Tuesday, May 3, 2011
One of the questions I get most often is - "Where can I get a sourdough starter?"
Three answers - Raise your own starter, buy a starter, or bum a starter. All three options work. Some better than others - if you go from my experience!
1. Raise your own starter.
This was the option I started with first. I loved the idea. Mix a little flour and water and watch the yeast grow! Only one problem, it didn't work well for me.
I first followed the directions from Heavenly Homemakers. Now, I know her directions have worked well for others, but I didn't have success. The bread I baked was absolutely horrible.
The second attempt was from directions from a magazine. Once again, I had some bubbly action but not enough to rise bread.
The third time I followed the directions in Artisan Breads Every Day. This time I made bread that actually was edible. In fact it tasted very good. But when I attempted 100% whole wheat bread, it was another failure.
But since that attempt was the best yet, a year later, I followed the Artisan Breads Every Day directions again. Again, I was able to bake good bread, just not excellent. I kept that starter alive for a few months before I got tired of caring for such a thick dough-like starter.
I should back track and say that I was going for the purist method. I've seen recipes that start with a little commercial yeast. I wanted a 100% wild yeast AND 100% whole wheat flour. Maybe I was stacking the odds against me.
I also know now that I was too rushed. A new starter needs time to develop and strengthen before it is asked to rise 100% whole wheat bread. If I was repeating the experiment, I would spend a few weeks using the starter for pizza crust, waffles and muffins before trying bread.
Another mistake that I know now was that I would tire of my starter and place it in the refrigerator. This is fine for a mature starter but for a new starter, it couldn't take the neglect. I think this is why my starter kept getting weaker instead of stronger.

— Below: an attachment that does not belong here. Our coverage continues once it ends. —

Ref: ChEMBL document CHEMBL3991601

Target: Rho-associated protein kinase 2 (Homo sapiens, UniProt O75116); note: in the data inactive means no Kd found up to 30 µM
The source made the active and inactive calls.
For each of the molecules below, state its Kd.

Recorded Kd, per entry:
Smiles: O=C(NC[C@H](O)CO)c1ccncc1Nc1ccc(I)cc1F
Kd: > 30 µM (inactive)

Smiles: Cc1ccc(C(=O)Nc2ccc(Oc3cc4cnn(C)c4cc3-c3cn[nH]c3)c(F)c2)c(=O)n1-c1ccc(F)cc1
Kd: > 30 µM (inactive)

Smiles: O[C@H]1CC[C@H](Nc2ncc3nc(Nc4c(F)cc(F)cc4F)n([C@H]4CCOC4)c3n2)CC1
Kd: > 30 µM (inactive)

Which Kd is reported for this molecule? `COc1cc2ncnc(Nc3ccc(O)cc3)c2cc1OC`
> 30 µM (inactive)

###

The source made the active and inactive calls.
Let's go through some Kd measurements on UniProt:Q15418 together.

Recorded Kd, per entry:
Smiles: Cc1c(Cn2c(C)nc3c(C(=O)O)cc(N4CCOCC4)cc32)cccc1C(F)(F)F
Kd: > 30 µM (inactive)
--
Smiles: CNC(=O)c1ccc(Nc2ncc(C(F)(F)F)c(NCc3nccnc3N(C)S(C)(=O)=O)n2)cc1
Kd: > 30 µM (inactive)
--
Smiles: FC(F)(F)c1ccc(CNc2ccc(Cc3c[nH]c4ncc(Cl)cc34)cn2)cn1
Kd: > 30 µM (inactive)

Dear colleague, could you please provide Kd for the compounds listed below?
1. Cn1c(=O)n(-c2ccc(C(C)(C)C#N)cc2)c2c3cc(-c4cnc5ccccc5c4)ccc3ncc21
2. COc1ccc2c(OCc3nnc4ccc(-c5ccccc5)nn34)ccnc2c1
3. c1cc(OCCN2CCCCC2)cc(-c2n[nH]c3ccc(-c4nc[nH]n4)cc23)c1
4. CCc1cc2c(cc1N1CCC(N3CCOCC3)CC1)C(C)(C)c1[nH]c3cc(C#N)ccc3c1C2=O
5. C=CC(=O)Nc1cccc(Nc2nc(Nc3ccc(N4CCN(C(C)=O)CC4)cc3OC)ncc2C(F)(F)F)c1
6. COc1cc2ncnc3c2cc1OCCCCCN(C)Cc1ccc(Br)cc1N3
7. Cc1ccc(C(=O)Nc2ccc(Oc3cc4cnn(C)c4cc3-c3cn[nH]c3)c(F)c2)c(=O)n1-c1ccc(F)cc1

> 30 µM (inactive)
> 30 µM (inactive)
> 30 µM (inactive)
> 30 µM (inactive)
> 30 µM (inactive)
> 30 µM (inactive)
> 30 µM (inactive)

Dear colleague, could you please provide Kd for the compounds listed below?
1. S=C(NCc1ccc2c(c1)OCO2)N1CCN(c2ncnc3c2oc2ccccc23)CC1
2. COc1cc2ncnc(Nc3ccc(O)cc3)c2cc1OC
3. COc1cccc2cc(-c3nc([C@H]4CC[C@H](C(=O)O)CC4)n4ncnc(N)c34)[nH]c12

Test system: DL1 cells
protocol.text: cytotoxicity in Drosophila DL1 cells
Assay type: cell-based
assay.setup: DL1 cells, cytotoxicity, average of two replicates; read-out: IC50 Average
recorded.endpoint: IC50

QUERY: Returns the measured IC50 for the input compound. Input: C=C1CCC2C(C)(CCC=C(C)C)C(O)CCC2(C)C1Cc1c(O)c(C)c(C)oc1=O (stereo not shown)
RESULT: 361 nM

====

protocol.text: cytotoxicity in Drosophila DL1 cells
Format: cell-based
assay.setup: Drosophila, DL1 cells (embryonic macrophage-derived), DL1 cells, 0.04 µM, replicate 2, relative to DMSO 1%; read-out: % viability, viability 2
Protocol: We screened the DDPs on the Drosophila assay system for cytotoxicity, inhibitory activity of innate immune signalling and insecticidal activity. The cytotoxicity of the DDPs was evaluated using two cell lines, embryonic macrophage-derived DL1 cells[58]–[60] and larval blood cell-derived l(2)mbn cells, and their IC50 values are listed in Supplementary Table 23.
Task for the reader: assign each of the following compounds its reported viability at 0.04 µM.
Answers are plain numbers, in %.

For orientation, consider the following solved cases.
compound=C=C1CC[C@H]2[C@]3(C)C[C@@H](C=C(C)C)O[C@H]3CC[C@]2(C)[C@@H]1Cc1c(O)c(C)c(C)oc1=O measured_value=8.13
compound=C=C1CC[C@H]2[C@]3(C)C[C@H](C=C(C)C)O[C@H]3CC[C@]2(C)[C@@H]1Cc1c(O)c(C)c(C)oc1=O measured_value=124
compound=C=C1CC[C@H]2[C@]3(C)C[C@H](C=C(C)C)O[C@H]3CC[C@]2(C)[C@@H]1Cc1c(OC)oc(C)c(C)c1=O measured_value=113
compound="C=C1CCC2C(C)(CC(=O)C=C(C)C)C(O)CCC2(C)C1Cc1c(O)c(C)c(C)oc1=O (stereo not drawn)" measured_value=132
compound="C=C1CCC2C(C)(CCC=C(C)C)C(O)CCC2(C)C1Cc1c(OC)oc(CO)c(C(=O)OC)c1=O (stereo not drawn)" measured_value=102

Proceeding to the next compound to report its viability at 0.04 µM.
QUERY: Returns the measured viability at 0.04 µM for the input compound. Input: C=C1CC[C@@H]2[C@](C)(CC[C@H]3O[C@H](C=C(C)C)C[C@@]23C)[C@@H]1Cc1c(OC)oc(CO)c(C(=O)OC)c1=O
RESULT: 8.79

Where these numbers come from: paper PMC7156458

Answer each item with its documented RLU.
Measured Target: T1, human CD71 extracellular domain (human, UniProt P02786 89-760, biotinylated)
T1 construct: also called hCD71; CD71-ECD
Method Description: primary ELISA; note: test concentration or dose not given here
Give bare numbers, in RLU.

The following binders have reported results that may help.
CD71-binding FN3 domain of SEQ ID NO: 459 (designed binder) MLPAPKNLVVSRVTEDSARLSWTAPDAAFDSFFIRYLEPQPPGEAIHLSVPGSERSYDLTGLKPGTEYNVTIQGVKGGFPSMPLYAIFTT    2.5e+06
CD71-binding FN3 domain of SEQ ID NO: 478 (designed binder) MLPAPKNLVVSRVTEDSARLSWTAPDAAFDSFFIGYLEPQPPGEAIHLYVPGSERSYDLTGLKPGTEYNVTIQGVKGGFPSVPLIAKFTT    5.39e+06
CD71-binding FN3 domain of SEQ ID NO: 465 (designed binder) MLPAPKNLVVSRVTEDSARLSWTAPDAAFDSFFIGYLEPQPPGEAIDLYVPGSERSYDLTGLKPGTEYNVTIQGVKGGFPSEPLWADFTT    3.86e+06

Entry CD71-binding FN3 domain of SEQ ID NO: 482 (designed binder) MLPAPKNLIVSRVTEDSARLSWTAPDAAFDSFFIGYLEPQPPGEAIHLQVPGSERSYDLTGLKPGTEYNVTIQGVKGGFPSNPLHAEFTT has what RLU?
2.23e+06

If you want to try making your own starter, I recommend using the pineapple juice method. I had my best success with this method which uses pineapple juice instead of water for the first couple days to keep the bad bacteria from growing before the good bacteria has time to take hold. For complete directions, download the free ebook "Beginning Sourdough".
2. Buy a Starter
Numerous online sources sell starters. One company is Cultures for Health. I've never purchased a starter from them but they have numerous types and also very helpful videos and information on their website.
King Arthur sells fresh sourdough.
The cost is very minimal and, I think, a great bargain to avoid the headache of a failed starter.
3. Bum a Starter
Free is best, right! After all my tries at sourdough baking, I finally was given a sourdough starter and had instant success! Getting a mature starter allows you to have professional results immediately without the growing pains of growing your own.
If you have a friend who has sourdough, ask for some starter. I'm sure they would love to share. Sourdough starter is something you always have extra of. If you live local to me, I would love to share some of mine!
If you don't know of anyone local who uses sourdough, there is a free online source. I got mine from Old Sourdough and have been very pleased with it, but he is no longer is mailing starter.
Another free source is Carl's Friends, a group of friends of Carl Griffeth who, in honor of their sourdough loving friend, share starters with anyone who sends a self-addressed stamped envelope. I've heard that it is an excellent starter.
Most starters you receive in the mail will be dried. You will receive instructions on how to rehydrate your starter.
If you are interested in sourdough baking, in my opinion, it is worthwhile to acquire an established starter. Once you've figured out a few tricks, then you may try growing your own starter. This is one of those, please don't do as I did and learn from my mistakes. I wasted a lot of time growing my own. If I would have just started four years ago from a reputable sourdough starter, I could have had years more of sourdough baking. Just think of all the wonderful bread I missed from my stubbornness. Sigh.
But if you are contrary like me, I won't stop you. You may be one of those who gets it right on the first try!
Have you attempted your own starter? How did it work for you?